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I've seen a few sites that list related searches when you perform a search, namely they suggest other search queries you may be interested in.

I'm wondering the best way to model this in a medium-sized site (not enough traffic to rely on visitor stats to infer relationships). My initial thought is to store the top 10 results for each unique query, then when a new search is performed to find all the historical searches that match some amount of the top 10 results but ideally not matching all of them (matching all of them might suggest an equivalent search and hence not that useful as a suggestion).

I imagine that some people have done this functionality before and may be able to provide some ideas of different ways to do this. I'm not necessarily looking for one winning idea since the solution will no doubt vary substantially depending on the size and nature of the site.

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have you considered a matrix of with keywords on 1 axis vs. documents on another axis. once you find the set of vetors representing the keywords, find sets of keyword(s) found in your initial result set and then find a way to rank the other keywords by how many documents they reference or how many times they interset the intial result set.

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This is very similar to the first couple steps of LSI (en.wikipedia.org/wiki/Latent_semantic_indexing), it seems like it would probably work quite well. (see next comment, out of space) –  rcreswick Sep 24 '08 at 0:15
    
It would be worthwhile considering how the initial search app does retrieval though, since this may be too similar to the standard vector-space approach to document retrieval (en.wikipedia.org/wiki/Vector_space_model). If it duplicates the same logic then the terms won't be of as much value. –  rcreswick Sep 24 '08 at 0:17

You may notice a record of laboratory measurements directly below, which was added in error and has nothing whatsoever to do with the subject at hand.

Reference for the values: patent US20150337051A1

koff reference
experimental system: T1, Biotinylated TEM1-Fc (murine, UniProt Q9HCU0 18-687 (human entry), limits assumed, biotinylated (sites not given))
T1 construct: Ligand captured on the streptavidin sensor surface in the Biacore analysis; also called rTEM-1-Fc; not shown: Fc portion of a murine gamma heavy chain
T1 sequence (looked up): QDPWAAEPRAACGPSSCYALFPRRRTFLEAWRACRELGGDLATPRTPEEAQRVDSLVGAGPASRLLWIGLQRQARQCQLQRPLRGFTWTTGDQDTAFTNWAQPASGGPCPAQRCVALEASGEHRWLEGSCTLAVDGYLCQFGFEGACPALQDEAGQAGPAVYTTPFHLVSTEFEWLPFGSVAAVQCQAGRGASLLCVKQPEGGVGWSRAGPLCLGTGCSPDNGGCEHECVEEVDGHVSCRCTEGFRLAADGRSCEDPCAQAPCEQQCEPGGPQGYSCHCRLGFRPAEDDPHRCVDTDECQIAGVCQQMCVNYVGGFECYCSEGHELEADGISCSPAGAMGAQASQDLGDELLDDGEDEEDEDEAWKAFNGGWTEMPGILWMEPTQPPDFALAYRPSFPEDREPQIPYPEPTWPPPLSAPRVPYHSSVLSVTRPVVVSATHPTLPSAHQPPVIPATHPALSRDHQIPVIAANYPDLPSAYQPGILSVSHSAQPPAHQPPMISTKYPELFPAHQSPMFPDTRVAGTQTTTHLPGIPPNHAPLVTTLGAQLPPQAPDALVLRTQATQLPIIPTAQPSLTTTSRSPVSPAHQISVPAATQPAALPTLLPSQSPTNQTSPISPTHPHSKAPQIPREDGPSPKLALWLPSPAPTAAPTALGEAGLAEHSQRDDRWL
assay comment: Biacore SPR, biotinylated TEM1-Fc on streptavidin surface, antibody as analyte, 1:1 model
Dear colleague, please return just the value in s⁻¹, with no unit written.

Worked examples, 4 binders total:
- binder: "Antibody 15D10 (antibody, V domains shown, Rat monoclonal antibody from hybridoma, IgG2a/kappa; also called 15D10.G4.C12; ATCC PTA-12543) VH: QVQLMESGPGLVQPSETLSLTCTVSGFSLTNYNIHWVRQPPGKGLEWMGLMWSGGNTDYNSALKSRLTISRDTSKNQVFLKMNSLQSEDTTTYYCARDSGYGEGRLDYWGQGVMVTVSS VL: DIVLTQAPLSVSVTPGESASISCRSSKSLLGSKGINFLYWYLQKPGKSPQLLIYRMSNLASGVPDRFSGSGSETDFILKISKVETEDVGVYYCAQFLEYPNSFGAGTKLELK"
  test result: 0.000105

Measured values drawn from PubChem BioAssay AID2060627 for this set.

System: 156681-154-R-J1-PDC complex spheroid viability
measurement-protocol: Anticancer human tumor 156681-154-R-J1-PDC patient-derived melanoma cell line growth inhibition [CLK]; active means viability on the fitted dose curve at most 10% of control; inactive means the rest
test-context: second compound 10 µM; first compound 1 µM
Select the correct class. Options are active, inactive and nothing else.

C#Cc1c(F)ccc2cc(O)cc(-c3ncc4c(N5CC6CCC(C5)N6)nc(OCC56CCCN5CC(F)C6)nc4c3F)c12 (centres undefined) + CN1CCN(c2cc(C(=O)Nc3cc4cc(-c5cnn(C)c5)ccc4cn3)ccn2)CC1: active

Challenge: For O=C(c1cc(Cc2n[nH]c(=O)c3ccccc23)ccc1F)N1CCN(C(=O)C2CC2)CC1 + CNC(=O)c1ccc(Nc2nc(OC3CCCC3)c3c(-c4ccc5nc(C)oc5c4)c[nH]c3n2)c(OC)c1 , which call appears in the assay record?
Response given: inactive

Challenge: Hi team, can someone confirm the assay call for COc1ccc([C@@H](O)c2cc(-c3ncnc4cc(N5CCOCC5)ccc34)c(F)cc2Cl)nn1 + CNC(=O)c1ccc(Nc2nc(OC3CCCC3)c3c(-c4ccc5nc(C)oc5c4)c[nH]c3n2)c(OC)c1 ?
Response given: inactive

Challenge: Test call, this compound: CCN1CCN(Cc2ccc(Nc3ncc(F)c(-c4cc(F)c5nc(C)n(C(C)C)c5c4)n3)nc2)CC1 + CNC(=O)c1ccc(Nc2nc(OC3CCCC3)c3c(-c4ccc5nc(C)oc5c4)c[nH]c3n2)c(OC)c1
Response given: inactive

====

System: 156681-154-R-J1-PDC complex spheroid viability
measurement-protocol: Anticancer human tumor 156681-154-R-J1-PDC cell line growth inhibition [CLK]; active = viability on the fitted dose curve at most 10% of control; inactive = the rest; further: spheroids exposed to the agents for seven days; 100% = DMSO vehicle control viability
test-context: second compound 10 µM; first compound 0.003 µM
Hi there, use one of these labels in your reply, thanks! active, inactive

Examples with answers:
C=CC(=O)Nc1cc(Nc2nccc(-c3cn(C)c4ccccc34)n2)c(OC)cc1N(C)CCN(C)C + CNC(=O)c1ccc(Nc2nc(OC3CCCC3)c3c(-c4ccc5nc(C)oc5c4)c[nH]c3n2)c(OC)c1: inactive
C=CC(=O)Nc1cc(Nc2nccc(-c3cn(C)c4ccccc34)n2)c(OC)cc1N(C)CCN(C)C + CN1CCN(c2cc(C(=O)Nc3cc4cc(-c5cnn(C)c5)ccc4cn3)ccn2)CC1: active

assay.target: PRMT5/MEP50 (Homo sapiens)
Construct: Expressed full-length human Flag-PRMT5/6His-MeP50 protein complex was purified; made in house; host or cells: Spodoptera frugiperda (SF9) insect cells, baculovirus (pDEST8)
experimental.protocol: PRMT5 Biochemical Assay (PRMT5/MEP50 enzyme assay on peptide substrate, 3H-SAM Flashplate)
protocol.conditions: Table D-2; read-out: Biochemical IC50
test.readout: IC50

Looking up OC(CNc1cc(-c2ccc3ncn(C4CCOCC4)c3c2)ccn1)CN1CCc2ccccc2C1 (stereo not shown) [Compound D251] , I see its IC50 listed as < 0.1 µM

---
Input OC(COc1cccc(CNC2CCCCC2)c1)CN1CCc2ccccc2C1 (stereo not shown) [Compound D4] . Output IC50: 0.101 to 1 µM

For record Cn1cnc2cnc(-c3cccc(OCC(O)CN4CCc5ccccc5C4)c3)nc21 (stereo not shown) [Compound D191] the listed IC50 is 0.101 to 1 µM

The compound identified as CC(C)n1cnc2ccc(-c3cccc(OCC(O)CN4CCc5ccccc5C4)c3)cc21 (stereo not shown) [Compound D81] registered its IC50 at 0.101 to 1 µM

I've tried a number of different approaches to this, with various degrees of success. In the end, I think the best approach is highly dependent on the domain/topics being searched, and how the users form queries.

Your thought about storing previous searches seems reasonable to me. I'd be curious to see how it works in practice (I mean that in the most sincere way -- there are many nuances that can cause these techniques to fail in the "real world", particularly when data is sparse).

Here are some techniques I've used in the past, and seen in the literature:

  1. Thesaurus based approaches: Index into a thesaurus for each term that the user has used, and then use some heuristic to filter the synonyms to show the user as possible search terms.
  2. Stem and search on that: Stem the search terms (eg: with the Porter Stemming Algorithm and then use the stemmed terms instead of the initially provided queries, and given the user the option of searching for exactly the terms they specified (or do the opposite, search the exact terms first, and use stemming to find the terms that stem to the same root. This second approach obviously takes some pre-processing of a known dictionary, or you can collect terms as your indexing term finds them.)
  3. Chaining: Parse the results found by the user's query and extract key terms from the top N results (KEA is one library/algorithm that you can look at for keyword extraction techniques.)
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gosh, I wish I'd said that... –  MikeJ Sep 24 '08 at 0:08

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